The “ice man” moved on. After being bemused by us, for a bit. Tapping the box to announce his arrival in the neighbourhood and supplementing it with his arresting coarse voice.
I clicked a few more snaps vigorously.  In the future, if I needed a pass to the past, this was it. 

9 thoughts on “A pass to the past

  1. Tanmay Vora says:

    That’s me too, Kavi.

    What a beautifully woven piece that brings back the nostalgia. I find it particularly wonderful how a part of us always longs to go back into the time and recollect the scattered pieces of our fond childhood memories.

    After reading this, I remembered how we, a bunch of kids lazed around under the tree just waiting for the calling sound of the “gola-wallah” (gola is ice slush ball with syrup sprinkled over it). We would rush towards the road as we caught that lowly and familiar sound at a distance.

    Loved the picture of the hands with Paal ice, it almost seemed like a handover of a part of those fond memories to the next gen!



  2. you reminded me of Rita ice cream on Marina beach.. sure there is a post on it somewhere.

    just heard on NPR today that there is a placebo effect. also read in NatGeo yesterday that in the Kumbh Mela, millions of folks drink the contaminated Ganges water but experience euphoria and don’t get sick because they tell themselves it is the nectar of the gods. sometimes what we believe changes the way our body reacts to things we eat or so says the study! the ice cream surely improved your overall well being by ~873% ?!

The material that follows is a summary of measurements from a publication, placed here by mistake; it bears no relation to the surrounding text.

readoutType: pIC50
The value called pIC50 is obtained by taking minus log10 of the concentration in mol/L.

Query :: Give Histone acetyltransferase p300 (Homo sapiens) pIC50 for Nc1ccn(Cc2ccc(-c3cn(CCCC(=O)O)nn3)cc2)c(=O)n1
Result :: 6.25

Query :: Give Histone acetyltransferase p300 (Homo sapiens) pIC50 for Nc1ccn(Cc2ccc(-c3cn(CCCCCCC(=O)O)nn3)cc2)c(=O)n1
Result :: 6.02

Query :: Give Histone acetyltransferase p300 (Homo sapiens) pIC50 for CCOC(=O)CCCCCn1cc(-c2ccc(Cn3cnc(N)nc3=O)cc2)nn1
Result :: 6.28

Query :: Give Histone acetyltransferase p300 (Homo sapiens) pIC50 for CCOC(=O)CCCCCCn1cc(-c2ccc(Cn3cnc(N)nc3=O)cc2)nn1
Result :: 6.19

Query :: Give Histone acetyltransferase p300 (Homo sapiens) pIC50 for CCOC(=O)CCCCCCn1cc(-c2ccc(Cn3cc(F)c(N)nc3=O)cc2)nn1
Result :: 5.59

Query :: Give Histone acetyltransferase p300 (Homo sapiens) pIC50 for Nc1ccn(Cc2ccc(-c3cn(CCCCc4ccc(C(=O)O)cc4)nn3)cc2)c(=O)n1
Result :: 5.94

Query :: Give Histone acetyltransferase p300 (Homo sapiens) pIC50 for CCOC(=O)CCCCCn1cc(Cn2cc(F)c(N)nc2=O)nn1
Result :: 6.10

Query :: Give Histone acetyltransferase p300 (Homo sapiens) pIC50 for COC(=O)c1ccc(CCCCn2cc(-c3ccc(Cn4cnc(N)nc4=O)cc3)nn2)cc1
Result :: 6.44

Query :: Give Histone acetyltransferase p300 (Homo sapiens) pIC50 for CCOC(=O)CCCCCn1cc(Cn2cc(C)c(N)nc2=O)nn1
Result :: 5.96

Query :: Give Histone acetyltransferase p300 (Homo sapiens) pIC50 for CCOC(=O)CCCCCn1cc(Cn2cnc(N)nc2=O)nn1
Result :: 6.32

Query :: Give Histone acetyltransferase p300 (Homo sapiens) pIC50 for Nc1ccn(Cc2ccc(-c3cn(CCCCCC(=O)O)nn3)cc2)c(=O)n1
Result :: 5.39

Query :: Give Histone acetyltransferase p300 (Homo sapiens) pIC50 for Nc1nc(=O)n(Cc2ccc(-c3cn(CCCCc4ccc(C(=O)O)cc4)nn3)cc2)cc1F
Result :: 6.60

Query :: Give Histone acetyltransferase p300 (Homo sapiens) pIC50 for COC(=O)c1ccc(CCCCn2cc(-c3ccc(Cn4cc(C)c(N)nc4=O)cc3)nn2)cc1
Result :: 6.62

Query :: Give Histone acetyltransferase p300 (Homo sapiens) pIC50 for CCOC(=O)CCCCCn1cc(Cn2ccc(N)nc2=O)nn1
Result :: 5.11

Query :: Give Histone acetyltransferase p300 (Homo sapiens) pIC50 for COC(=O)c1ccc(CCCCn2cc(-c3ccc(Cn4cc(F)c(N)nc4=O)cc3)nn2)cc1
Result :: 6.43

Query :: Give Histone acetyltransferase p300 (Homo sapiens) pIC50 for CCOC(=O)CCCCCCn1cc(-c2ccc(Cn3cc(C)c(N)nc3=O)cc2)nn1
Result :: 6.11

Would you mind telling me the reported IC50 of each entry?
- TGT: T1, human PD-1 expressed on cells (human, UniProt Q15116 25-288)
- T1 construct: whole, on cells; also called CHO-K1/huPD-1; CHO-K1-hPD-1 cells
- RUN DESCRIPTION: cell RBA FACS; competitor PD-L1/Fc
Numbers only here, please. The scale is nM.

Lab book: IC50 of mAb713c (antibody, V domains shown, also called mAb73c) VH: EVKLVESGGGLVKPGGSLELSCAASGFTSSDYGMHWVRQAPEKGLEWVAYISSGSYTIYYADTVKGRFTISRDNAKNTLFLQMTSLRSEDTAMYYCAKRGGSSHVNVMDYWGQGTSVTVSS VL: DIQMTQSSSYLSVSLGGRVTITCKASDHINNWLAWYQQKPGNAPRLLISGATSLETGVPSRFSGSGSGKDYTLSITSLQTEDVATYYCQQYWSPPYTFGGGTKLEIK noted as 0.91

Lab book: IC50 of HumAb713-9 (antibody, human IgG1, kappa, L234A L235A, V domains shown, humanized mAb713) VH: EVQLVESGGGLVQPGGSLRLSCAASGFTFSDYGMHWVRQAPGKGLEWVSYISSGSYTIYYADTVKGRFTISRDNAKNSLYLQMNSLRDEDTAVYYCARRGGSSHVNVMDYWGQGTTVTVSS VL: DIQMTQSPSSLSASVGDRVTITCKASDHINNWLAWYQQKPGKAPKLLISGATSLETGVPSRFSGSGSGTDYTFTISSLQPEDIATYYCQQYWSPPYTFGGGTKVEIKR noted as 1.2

3. Jairam says:

    This was just such a wonderful nostalgic walk down memory lane for you. This post made me remember some of my fond memories from times long gone 🙂

  4. ashok says:

    ah! very nostalgic…

  5. Nandakumar P says:

    age old memories boss. Adding up to our street paal ice and semiya ice,the sound of gulfi man past night surely took away us to the road no matter the time.

  6. Nandakumar P says:

    age old memories boss. Adding up to our street paal ice and semiya ice,the sound of gulfi man past night surely took away us to the roads….

  7. teflon says:

    What your post brings back to me is the line that “not all who wander are aimless”.
    There is something about visiting your roots that puts life back into you.. inexplicable, but I have experienced it so many times.
    Lovely post.

  8. Vikas Mittal says:

    Sime of these memories are so gripping, they cause a fine heartache! Simple pleasures (5 of us on a lambretta, hot jalebi, softy in Mussoorie) the list is endless and the possibilities immense.

  9. Rajan Srinivasan says:

    A nice vivid account of your trip down the memory lane! I wonder how the “ice man” took this interaction. ‘Bemused’ is a nice word – probably the apt description. 🙂